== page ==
We begin the new year with observations which first appeared in seattlepi.com on May 25, 2009.
To quote a Cylon or two in Battlestar Galactica: “This has all happened before. And it will happen again.”
Not unlike the new urbanist and smart growth dance to reshape the role of the automobile in urban areas, the recently concluded remake of the 1970’s television space opera entertained us from 2003 until this year with the eventual union of arch-enemy human and machine to seek a common framework for a better tomorrow.
In our much-reported post-Growth Management Act local dance rendition, our region seeks locally walkable and transit linked communities in order to reduce carbon footprints and redefine the role of the automobile.
As noted on May 7 and May 14, this utopian quest is often expressed primarily in design terms, with a de-emphasis on particular land uses in favor of desirable and appropriate building forms for a given urban sub-area.
Let’s not forget that public rights of way, (particularly streets, underlying and adjacent infrastructure and how they relate to surrounding uses), are also at the center of our attempts to tame automobile dependence and bring European pedestrianism and transit-oriented centers to Puget Sound. Many urban designers conclude that the key focus rests with wide and malleable sidewalks as the precursor to successful redevelopment.
Indeed, throughout recorded history, governments have used streets as a versatile private property management tool. With utilities flanking and buried under streets since ancient times, such conduits have often been seen as more important than the property on both sides.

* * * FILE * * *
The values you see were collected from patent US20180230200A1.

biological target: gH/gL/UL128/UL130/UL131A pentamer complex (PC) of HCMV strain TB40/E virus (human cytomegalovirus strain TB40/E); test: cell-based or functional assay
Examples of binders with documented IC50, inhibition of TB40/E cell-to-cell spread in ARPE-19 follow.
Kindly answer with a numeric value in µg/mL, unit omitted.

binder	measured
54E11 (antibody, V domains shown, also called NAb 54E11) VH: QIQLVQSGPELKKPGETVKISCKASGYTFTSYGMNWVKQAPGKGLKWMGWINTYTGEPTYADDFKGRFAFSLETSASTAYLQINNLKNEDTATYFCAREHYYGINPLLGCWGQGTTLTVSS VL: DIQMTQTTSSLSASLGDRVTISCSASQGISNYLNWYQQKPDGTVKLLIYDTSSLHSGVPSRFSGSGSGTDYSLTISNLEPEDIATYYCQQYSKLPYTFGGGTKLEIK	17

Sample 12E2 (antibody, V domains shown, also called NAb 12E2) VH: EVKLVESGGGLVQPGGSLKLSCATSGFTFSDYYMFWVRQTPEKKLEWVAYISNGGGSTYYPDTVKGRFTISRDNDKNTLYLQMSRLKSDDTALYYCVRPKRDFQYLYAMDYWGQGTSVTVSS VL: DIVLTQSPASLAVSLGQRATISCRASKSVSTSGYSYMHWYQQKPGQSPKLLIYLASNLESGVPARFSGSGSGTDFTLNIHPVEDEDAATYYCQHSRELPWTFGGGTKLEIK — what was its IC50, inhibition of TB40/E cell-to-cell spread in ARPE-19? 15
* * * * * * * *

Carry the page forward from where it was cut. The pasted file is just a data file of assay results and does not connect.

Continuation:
Scholars trace the role of streets as the central regulating determinant of surrounding land use to Greek boundary stones which defined public space with inscriptions such as “I am the boundary of the agora”, to the layout of Roman military camps. Similarly, the reappearance of the wheeled vehicle and public marketplace in medieval times demanded, in modern parlance, adequate surrounding infrastructure. The industrial revolution demanded rectilinear transit patterns and yielded the late nineteenth century Garden City precursor to today’s green ideals.
Early twentieth century American planners struggled with how to assure new alternatives to simple gridded urban development. The neighborhood unit theory and examples from the New York City region in the 1920’s and 30’s were rediscovered in the past 20 years and spurred renewed debates about the value of curvilinear streets v. gridded streets, and neighborhoods which look inward on themselves with an internal open space focus.
Today’s planners must continue to use the street as a legal and planning tool to govern neighborhood form and appearance but also assure a functional layout that integrates pedestrians and multiple types of vehicles. Topics for continued consideration and merger include determination of: 1) desirable and appropriate building forms and interaction with public rights of way; 2) hierarchies of public rights of way; 3) the appropriate separation of pedestrians and vehicles; and 4) how to manage speed and noise with traffic control devices, public education, law enforcement and vehicle redesign.
We remain at a literal and figurative crossroads as we struggle to preserve quality of life and safety, and to achieve energy conservation and offset climate change.
We are not the first in history to attempt a reorientation of human and machine, nor will we be the last. “This has all happened before. And it will happen again.”